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I randomly made $584 and I feel like upgrading...

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July 11, 2012 4:48:10 AM

Hey guys!

So, my best friend wants a gaming PC, but he doesn't want to pay big money for one. I recently came into some unexpected money, so I offered to sell him mine for $300. It has a 6 core Phenom processor, 8GB of ram, a 700w PSU, a Radeon 6850, an okay mobo, and a Cooler Master case so he should be all set for what he wants to do.

So, that $300 plus my $584 gives me at least $884 to put towards my new build. I'm thinking Intel this time around with their new Ivy Bridge chips out. Below is what I've come up with.

SAMSUNG 830 Series MZ-7PC128D/AM 2.5" 128GB SATA III MLC Internal Solid State Drive (SSD) (for the OS)
Price: Free (already had it)

1TB Western Digital 3.5" HDD (for all my games and stuff)
Price: Free (already had it)

Windows 7 Ultimate
Price: Free (already had it)

Nvidia GeForce GTX 560
Price: Free (already had it)

Corsair Special Edition White Graphite Series 600T Steel / Plastic ATX Mid Tower Computer Case
http://www.newegg.com/Product/Product.aspx?Item=N82E168...
Price: $179.99

ASUS SABERTOOTH Z77 LGA 1155 Intel Z77 HDMI SATA 6Gb/s USB 3.0 ATX Intel Motherboard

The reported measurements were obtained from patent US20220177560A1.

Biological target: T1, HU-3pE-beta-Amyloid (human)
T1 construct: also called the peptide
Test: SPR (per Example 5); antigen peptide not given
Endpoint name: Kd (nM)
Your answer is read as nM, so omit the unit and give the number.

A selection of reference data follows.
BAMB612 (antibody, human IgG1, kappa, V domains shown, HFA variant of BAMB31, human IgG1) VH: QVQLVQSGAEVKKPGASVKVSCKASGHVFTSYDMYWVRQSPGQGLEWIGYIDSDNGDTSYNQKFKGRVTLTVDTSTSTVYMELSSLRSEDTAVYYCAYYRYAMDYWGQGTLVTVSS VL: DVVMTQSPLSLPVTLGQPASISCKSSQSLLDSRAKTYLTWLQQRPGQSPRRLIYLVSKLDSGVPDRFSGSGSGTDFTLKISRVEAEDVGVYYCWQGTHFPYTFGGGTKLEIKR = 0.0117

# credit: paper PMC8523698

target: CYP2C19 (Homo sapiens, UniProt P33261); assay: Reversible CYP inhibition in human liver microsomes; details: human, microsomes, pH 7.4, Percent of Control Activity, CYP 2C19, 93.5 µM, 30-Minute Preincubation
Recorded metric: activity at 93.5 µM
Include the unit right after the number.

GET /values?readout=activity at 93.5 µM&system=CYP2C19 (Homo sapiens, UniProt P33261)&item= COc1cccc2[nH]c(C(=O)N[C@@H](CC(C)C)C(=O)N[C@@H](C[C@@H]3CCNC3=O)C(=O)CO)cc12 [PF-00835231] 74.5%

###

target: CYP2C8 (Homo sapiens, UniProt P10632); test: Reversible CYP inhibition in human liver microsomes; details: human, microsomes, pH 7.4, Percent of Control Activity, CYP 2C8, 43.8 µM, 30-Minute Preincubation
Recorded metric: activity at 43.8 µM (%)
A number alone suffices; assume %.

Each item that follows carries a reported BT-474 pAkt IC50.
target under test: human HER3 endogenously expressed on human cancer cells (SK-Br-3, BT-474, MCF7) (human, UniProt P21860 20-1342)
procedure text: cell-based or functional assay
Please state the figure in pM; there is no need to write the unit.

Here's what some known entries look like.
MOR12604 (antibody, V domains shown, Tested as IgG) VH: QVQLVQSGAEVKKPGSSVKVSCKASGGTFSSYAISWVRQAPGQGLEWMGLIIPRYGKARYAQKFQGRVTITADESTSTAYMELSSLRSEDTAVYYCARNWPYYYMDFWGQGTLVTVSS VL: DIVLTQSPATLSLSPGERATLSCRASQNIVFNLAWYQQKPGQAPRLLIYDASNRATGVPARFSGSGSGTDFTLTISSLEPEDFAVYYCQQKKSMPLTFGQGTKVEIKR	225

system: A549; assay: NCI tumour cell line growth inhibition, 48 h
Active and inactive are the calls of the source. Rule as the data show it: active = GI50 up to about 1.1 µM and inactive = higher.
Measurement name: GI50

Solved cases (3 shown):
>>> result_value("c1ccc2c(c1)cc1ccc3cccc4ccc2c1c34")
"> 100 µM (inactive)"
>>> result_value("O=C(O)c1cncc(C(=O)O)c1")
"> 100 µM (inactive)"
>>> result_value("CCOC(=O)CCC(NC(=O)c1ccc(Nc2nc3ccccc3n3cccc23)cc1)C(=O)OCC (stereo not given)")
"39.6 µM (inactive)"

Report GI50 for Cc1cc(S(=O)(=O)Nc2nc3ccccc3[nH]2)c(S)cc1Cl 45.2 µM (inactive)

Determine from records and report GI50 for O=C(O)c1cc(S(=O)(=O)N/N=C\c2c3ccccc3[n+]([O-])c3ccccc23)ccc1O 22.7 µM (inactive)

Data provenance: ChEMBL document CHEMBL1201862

http://www.newegg.com/Product/Product.aspx?Item=N82E168...
Price: $239.99

Rosewill Xtreme Series RX750-S-B 750W Continuous @40°C ,80 PLUS Certified, ATX12V v2.2 & EPS12V v2.91, SLI Ready CrossFire Ready, Active PFC Compatible with Core i7, i5 Power Supply
http://www.newegg.com/Product/Product.aspx?Item=N82E168...
Price: $89.99

Intel Core i5-3570K Ivy Bridge 3.4GHz (3.8GHz Turbo) LGA 1155 77W Quad-Core Desktop Processor Intel HD Graphics 4000 BX80637I53570K
http://www.newegg.com/Product/Product.aspx?Item=N82E168...
Price: $229.99

CORSAIR Vengeance 16GB (4 x 4GB) 240-Pin DDR3 SDRAM DDR3 1600 (PC3 12800) Desktop Memory Model CMZ16GX3M4A1600C9
http://www.newegg.com/Product/Product.aspx?Item=N82E168...
Price: $97.99

KINGWIN HDM-225 Internal 2.5" to 3.5" HDD Metal Mounting Kit
http://www.newegg.com/Product/Product.aspx?Item=N82E168...
Price: $5.99

TOTAL: $843.94 (before shipping)